July 24, 2024

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Pennsylvania State Record Fishery: The Complete Guide

Reading Time: 10 minutes

With over 85,000 miles of streams and rivers, including the mighty Lake Erie and the Susquehanna River, the Keystone State is a playground for anglers chasing that next big catch. Anglers from far and wide cast for top targets like Walleye, Trout, and Bass, vying for a spot in the Pennsylvania record book. This rich mix of cold and warm water fishing spots means that every cast could result in a wall-hanger.

Are you curious about the giants lurking in Pennsylvania’s depths? This guide will dive into the rich tales of Pennsylvania’s largest catches. We’ll detail the when, where, and how these legendary fish were caught. By the time you’re done reading, you’ll be ready to find the next record. Join us to uncover the secret to achieving your own record-breaking success!

Biggest Fish Caught in Pennsylvania by Species

Pennsylvania’s waters are a haven for a variety of game fish, from the mighty Musky in the state’s northern lakes to the elusive Walleye in the Allegheny River. Here, anglers have the chance to battle with some of the nation’s most legendary species. We’re talking Catfish, Chinook Salmon, and Largemouth Bass, as well.

We’ve compiled a list you can navigate through by clicking on each species below. Note that they’re presented in alphabetical order for easy navigation, not by the weight or date of the record.

Catfish (Flathead)

  • Pennsylvania state record: 66 lbs 6 oz on Lake Aldred in 2023
A man in night fishing gear standing aboard a boat and struggling to hold a Catfish that may well be big enough to challenge the Pennsylvania state record
Photo courtesy of Predator Getter Outdoors

First things first. Have you ever locked lines with Flathead Catfish? Known for their substantial size, they’re a prized catch among many freshwater anglers. But catfishing in Pennsylvania really takes things to the next level. In 2023, Michael Wherley reeled in a record-breaking 66 lb, 6 oz Flathead in Lake Aldred, setting a new standard for future challenges.

The preferred habitat for these Catfish, such as the intricate underwater structures of Lake Aldred, plays into their predatory nature. Wherley’s successful technique involved using a robust circle hook baited with a live rainbow trout, proving effective in these deep waters where simpler baits fall short.

The day Wherley set the record was particularly eventful, with his and his companions’ lines catching multiple large fish. However, it was his intense half-hour struggle with the record-breaking Flathead that stood out. And his record stands as a testament to his angling skills and resilience!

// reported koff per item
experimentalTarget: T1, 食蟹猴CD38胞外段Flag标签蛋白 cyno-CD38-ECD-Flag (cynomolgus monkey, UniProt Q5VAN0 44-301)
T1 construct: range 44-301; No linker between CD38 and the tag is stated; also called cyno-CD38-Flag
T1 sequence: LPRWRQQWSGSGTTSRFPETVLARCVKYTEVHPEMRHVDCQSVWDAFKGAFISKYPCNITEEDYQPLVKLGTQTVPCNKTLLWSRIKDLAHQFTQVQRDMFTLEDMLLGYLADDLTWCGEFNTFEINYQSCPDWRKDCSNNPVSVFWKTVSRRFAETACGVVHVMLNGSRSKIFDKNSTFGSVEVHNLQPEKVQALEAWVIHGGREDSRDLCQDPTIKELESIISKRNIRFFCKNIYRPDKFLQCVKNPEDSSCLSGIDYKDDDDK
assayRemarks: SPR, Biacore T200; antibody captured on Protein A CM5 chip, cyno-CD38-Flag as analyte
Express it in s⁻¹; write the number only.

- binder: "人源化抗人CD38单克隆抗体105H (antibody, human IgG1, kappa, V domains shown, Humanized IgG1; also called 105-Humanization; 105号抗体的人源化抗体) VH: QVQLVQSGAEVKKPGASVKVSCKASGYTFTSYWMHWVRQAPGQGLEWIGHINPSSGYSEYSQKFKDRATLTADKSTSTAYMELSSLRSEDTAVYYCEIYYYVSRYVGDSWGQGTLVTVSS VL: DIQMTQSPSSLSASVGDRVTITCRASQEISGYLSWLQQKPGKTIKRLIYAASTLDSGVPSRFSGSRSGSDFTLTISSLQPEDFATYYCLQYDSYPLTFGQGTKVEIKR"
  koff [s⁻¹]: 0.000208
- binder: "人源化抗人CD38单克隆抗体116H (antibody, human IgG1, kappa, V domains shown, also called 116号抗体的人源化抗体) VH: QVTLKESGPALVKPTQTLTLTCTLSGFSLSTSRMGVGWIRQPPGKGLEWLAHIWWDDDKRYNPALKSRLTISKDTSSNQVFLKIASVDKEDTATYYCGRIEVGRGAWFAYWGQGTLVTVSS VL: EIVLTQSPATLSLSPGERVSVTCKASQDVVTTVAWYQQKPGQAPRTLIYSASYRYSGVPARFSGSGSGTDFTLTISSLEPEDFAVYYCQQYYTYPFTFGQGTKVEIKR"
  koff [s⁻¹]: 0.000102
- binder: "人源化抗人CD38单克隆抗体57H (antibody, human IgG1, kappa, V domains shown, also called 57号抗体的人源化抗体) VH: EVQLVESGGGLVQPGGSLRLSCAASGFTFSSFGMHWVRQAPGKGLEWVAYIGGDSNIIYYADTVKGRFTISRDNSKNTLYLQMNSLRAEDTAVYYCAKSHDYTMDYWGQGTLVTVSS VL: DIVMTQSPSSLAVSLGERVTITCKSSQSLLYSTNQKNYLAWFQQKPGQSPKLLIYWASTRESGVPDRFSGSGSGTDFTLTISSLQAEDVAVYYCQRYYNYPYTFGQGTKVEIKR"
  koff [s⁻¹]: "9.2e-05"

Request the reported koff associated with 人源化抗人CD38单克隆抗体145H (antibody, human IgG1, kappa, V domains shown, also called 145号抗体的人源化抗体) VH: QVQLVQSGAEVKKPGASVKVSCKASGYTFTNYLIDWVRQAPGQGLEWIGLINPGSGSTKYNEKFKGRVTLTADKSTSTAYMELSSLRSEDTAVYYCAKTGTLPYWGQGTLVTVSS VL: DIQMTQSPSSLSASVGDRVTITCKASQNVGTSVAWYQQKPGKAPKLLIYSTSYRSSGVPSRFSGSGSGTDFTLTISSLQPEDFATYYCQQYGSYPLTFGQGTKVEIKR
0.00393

Landing Pennsylvania’s record catch not only secured Wherley a place in the history books but also highlighted the local fishing community’s dedication to conservation. He responsibly released the massive Catfish back into Lake Aldred safe and unharmed.

Chinook Salmon

  • Pennsylvania state record: 28 lbs 15 oz on Lake Erie in 1990
A smiling angler in a cap holding a big Chinook Salmon while standing on a boat with water and grey skies in the background

Chinook—also known as King—Salmon are the crowning catch for all anglers wherever they’re found. Not only are these fish, naturally, revered for their table fare qualities, but they grow to impressive sizes and put up more than a robust fight. The record for the largest caught in Pennsylvania waters was set by Gregory Lasko in 1990—an impressive 28 lb, 15 oz specimen from Lake Erie.

Lake Erie’s expansive, cold depths make it a prime habitat for Chinook, especially during their late summer and fall runs. Anglers flock to tributaries like Elk Creek aiming for a big one. While the record stands at nearly 29 pounds, a typical Chinook Salmon in these waters will weigh between 15 and 20 pounds.

Effective techniques for catching Salmon include trolling with spoons and spinners or fly fishing using both wet and dry flies. Naturally, your setup needs to be matched to the Salmon’s seasonal behaviors and the lake’s conditions. Lasko’s record was not just about the right place and time. It demanded meticulous gear selection and a strategic approach to tackle the vigorous strength of the Chinook.

Crappie

  • Pennsylvania state record: 4 lbs 3 oz on Hammond Lake in 2000
A closeup of a young angler in a hat holding up a Crappie above their face aboard a fishing charter on a sunny day with water and land visible in the distance
Photo courtesy of Fish On Fishing Guide

Crappie, both White and Black, are firm favorites among Pennsylvania anglers. They’re a great beginner fish, offering a playful catch along with delicious, flaky meat as a well-earned reward. While they may not be the biggest fish in the water, the Pennylvania state record set by Richard A. Pino was an impressive 4 lb, 3 oz Crappie from Hammond Lake, Tioga County, back in 2000.

These Panfish are abundant in many of Pennsylvania’s lakes and reservoirs, with Hammond Lake noted for its potential for fruitful casts. Other notable spots include Lake Wallenpaupack and Pymatuning Reservoir. Typical catches range from 1 to 2 pounds, offering a constant challenge for anglers aiming to fill their buckets.

Pino’s catch carved his name into Pennsylvania’s fishing history and also ignited somewhat of a competitive spirit among local anglers. His quick, intense Crappie showdown in Hammond Lake has become legendary, encouraging others to chase their own record-setting moments. Why don’t you join in?

Lake Trout

  • Pennsylvania state record: 31 lbs 13 oz on Lake Erie in 2019
A man on a boat, holding Lake Trout with fishing gear and Lake Erie's waters visible behind him
Photo courtesy of Rod Squad Fishing Charters